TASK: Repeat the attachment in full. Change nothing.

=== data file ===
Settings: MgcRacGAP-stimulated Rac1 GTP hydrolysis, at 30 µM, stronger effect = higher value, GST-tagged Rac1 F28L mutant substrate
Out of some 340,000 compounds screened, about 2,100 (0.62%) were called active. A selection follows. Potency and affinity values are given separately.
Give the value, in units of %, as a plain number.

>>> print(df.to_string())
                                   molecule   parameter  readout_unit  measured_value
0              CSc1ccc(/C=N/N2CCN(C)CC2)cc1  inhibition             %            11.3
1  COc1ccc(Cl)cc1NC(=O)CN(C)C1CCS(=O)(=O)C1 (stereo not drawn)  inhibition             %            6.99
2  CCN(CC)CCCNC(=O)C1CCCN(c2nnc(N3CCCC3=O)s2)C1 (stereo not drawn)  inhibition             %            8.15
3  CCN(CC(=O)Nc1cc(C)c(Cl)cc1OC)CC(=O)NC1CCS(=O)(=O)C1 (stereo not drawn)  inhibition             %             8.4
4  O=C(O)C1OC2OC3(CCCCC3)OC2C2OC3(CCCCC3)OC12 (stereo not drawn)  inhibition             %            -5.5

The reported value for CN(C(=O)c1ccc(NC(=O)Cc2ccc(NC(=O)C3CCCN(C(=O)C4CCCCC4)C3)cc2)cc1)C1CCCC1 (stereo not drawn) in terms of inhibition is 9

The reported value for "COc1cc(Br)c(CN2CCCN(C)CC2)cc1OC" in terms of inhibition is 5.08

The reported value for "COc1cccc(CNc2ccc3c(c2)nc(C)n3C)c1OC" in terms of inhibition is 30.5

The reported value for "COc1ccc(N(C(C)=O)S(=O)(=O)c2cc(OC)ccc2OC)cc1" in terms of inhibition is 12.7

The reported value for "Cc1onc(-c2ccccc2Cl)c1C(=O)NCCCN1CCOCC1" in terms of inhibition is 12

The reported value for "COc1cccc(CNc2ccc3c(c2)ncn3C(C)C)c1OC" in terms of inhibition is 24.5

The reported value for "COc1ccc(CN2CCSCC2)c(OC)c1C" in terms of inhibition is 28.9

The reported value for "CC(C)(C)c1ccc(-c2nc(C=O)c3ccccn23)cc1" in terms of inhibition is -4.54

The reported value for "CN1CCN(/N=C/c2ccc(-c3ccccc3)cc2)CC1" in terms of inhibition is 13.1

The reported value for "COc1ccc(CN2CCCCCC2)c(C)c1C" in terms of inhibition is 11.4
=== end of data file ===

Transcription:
Settings: MgcRacGAP-stimulated Rac1 GTP hydrolysis, at 30 µM, stronger effect = higher value, GST-tagged Rac1 F28L mutant substrate
Out of some 340,000 compounds screened, about 2,100 (0.62%) were called active. A selection follows. Potency and affinity values are given separately.
Give the value, in units of %, as a plain number.

>>> print(df.to_string())
                                   molecule   parameter  readout_unit  measured_value
0              CSc1ccc(/C=N/N2CCN(C)CC2)cc1  inhibition             %            11.3
1  COc1ccc(Cl)cc1NC(=O)CN(C)C1CCS(=O)(=O)C1 (stereo not drawn)  inhibition             %            6.99
2  CCN(CC)CCCNC(=O)C1CCCN(c2nnc(N3CCCC3=O)s2)C1 (stereo not drawn)  inhibition             %            8.15
3  CCN(CC(=O)Nc1cc(C)c(Cl)cc1OC)CC(=O)NC1CCS(=O)(=O)C1 (stereo not drawn)  inhibition             %             8.4
4  O=C(O)C1OC2OC3(CCCCC3)OC2C2OC3(CCCCC3)OC12 (stereo not drawn)  inhibition             %            -5.5

The reported value for CN(C(=O)c1ccc(NC(=O)Cc2ccc(NC(=O)C3CCCN(C(=O)C4CCCCC4)C3)cc2)cc1)C1CCCC1 (stereo not drawn) in terms of inhibition is 9

The reported value for "COc1cc(Br)c(CN2CCCN(C)CC2)cc1OC" in terms of inhibition is 5.08

The reported value for "COc1cccc(CNc2ccc3c(c2)nc(C)n3C)c1OC" in terms of inhibition is 30.5

The reported value for "COc1ccc(N(C(C)=O)S(=O)(=O)c2cc(OC)ccc2OC)cc1" in terms of inhibition is 12.7

The reported value for "Cc1onc(-c2ccccc2Cl)c1C(=O)NCCCN1CCOCC1" in terms of inhibition is 12

The reported value for "COc1cccc(CNc2ccc3c(c2)ncn3C(C)C)c1OC" in terms of inhibition is 24.5

The reported value for "COc1ccc(CN2CCSCC2)c(OC)c1C" in terms of inhibition is 28.9

The reported value for "CC(C)(C)c1ccc(-c2nc(C=O)c3ccccn23)cc1" in terms of inhibition is -4.54

The reported value for "CN1CCN(/N=C/c2ccc(-c3ccccc3)cc2)CC1" in terms of inhibition is 13.1

The reported value for "COc1ccc(CN2CCCCCC2)c(C)c1C" in terms of inhibition is 11.4